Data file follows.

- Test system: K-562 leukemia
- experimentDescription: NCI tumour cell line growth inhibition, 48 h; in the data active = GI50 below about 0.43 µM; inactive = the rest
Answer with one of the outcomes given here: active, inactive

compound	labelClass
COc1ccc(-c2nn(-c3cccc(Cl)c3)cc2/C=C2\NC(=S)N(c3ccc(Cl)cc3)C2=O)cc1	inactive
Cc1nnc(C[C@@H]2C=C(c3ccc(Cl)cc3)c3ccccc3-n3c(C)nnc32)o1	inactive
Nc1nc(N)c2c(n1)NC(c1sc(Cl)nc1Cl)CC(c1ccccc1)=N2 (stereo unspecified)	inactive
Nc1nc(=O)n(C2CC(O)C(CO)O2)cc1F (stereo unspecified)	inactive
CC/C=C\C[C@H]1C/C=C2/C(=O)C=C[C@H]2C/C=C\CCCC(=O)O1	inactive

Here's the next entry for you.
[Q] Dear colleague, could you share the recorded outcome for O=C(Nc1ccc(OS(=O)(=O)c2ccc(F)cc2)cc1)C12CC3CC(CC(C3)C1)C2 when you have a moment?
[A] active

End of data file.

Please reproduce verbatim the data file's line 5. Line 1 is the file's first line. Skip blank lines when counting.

COc1ccc(-c2nn(-c3cccc(Cl)c3)cc2/C=C2\NC(=S)N(c3ccc(Cl)cc3)C2=O)cc1	inactive